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Lady Bird: Leaving the Nest, Taking Flight | This exquisite debut from writer/director Greta Gerwig and starring Saoirse Ronan and Laurie Metcalf, is Oscar bound | Film

Deep into Lady Bird, a terrific new comedy attracting plenty of acclaim (critics’ approval on Rotten Tomatoes is 100 percent), an affectionate but helplessly judgmental mother (Laurie Metcalf) turns to her teenage daughter, Lady Bird (Saoirse Ronan) and says, “I just want you to be the best version of yourself that you be.”

OK, you might think, here’s a line I’ve heard before in any number of coming-of-age films—Juno, Adventureland, The Perks of Being a Wallflower—but the daughter, not missing a beat, responds with, “But what if this is the best version?”

Lady Bird is so different from other ‘teen angst” films – so smart, so hilarious, so note-perfect. It’s no wonder A.O. Scott of The New York Times called the movie “big screen perfection” and Peter Travers of Rolling Stone called it “simply irresistible.”

I’ve been in love with Lady Bird since I saw it premiere at the Toronto International Film Festival in September. What some considered to be a modest indie with lovely performances has evolved into a major break-out hit, garnering some of the best reviews of the year. In a world of male-dominated blockbusters, Lady Bird might not be able to stay aloft with such heightened expectations, but when someone asks me if it’s as great as the reviews make it out to be, I say, “Yes!” I love, love, love Lady Bird, and I’ll bet you will too.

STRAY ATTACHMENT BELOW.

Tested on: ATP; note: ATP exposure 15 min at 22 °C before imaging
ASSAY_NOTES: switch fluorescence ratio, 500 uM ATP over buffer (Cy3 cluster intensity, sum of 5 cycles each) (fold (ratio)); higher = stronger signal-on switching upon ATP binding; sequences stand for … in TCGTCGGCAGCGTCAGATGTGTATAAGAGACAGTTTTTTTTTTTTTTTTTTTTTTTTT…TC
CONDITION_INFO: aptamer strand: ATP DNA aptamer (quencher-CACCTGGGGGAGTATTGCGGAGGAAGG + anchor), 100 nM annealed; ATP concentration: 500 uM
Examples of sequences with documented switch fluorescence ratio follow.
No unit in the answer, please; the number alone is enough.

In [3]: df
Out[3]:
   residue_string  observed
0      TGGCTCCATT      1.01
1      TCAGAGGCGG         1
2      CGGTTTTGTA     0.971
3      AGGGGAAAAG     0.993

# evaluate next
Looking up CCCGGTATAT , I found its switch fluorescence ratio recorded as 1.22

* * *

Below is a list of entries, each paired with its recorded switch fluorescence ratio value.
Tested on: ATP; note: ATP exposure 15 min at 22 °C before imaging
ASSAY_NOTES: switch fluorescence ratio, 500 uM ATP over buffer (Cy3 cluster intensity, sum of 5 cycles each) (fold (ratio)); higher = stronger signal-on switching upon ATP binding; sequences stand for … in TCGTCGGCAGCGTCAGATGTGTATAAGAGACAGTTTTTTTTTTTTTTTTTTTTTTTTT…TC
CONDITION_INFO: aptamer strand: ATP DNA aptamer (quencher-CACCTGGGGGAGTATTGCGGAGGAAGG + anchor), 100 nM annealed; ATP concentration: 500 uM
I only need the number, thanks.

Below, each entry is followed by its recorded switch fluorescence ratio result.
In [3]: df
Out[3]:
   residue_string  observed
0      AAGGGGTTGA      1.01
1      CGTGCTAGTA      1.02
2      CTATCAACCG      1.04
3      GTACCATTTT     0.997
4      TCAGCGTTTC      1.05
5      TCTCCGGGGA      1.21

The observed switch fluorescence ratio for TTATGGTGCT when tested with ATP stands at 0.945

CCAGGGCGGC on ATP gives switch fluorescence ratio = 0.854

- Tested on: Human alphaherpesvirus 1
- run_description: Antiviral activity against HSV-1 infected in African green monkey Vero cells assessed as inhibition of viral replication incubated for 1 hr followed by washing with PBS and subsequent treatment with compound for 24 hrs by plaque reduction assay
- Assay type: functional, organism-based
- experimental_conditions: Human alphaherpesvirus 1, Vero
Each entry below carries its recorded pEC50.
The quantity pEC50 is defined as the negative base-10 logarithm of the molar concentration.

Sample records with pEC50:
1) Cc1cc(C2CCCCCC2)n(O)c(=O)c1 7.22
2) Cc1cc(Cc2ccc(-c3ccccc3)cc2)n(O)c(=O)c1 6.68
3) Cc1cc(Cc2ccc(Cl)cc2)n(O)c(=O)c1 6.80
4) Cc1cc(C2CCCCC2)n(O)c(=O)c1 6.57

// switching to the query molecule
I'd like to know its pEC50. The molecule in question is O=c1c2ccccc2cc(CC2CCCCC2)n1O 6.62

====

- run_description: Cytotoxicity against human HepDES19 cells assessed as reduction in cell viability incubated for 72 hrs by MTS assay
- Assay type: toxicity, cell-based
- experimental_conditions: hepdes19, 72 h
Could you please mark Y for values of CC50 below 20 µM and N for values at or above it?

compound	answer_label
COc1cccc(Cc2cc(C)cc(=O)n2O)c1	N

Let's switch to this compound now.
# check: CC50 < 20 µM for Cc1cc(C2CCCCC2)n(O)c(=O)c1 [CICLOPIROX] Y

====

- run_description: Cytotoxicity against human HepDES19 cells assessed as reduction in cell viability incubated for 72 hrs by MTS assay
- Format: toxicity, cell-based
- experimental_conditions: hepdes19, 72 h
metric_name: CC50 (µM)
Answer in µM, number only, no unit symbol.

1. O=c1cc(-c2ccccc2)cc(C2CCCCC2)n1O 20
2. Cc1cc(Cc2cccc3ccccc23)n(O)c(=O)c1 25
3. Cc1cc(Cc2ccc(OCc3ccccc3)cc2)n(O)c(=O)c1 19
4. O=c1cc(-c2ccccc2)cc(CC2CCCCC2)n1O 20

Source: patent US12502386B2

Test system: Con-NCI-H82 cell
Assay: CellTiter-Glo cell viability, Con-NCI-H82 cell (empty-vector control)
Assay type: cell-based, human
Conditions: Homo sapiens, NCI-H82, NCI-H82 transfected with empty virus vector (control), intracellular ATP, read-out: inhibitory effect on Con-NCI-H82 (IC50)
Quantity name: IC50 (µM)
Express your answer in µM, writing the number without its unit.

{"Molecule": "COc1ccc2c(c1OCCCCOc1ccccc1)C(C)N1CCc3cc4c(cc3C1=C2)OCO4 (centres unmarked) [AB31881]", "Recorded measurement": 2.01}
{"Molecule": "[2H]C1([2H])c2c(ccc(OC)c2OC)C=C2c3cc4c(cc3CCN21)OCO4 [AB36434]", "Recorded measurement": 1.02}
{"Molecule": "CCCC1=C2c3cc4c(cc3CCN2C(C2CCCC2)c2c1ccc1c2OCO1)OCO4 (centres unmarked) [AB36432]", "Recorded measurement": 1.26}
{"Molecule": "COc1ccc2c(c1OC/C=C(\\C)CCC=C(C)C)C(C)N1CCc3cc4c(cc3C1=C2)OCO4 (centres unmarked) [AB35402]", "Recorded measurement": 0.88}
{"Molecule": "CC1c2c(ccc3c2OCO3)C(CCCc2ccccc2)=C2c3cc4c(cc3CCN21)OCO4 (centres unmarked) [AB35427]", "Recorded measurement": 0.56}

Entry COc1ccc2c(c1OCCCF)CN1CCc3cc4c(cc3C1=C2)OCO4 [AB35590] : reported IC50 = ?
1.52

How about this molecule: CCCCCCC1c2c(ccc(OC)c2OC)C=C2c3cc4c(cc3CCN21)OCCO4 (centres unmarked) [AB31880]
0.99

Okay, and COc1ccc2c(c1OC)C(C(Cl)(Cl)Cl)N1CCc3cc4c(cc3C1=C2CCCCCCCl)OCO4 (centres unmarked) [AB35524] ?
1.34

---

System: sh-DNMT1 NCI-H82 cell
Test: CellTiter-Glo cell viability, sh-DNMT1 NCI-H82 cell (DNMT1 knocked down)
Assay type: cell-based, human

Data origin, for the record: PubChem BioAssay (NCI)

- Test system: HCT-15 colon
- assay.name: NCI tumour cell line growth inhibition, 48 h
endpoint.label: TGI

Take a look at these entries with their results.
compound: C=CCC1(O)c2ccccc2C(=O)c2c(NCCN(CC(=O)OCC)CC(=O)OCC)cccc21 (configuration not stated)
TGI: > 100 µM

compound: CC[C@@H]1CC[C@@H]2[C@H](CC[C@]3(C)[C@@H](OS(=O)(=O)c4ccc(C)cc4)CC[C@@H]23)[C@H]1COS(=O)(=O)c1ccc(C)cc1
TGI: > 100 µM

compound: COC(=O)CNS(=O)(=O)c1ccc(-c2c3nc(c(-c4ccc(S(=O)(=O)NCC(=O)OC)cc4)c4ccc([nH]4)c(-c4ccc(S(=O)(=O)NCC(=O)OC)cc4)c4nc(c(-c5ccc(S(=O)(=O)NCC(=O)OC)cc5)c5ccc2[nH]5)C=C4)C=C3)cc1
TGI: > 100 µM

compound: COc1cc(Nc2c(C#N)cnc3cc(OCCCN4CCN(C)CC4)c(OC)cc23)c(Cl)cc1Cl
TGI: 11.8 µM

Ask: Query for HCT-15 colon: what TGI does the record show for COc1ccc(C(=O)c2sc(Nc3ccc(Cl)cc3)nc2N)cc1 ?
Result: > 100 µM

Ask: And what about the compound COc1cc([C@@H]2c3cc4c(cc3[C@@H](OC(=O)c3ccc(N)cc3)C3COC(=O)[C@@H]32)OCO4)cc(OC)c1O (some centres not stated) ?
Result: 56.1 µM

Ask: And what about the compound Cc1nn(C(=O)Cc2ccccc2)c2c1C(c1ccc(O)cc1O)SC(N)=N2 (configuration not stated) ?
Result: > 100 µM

In the film, Lady Bird is the preferred name of 17-year-old Christine McPherson.

“Lady Bird. Is that your given name?” asks an impatient teacher.

“I gave it to myself. It was given to me,” Lady Bird responds. “To me, by me.”

Lady Bird yearns to fly far from her Sacramento hometown. She shares the hard-edged viewpoint of late author Joan Didion, a quote from whom fills the opening screen: “Anyone who talks about California hedonism has never spent a Christmas in Sacramento.”

Lady Bird is an embodiment of contradiction: impulsive yet focused, awkward yet spontaneous, self-centered yet generous. She dyes her hair red and has an impressive, almost obsessive, knowledge of Alanis Morissette songs. Her life is filled with the familiar circus of young adulthood: math tests, school musical productions, acne, mean girls, cool teachers and embarrassing parents.

Lady Bird is embarrassed by her mother Marion, who is doing double shifts as a psych ward nurse and who, like so many adults, can’t seem to say the right thing to her child even though she never seems to stop talking. In one particularly illuminating scene, the mother and daughter are in the car.

Lady Bird: “I hate California. I want to go the East Coast. I want to go where there’s culture, someplace like New York.

Marion: “How in the world did I raise such a snob?”

Lady Bird: “Or at least Connecticut or New Hampshire, where writers live in the woods.”

Marion: “You wouldn’t get into those schools anyway.”

With that, Lady Bird opens her door and jumps from the fast-moving car.

Ultimately, Lady Bird is a must-see film. Gerwig, Metcalf and Ronan are all at the top of their profession, with writer/director Gerwig crafting her first full-length feature behind the camera. All three are destined for sure-bet Oscar nominations, and the timing couldn’t be better to celebrate their exquisite achievement.


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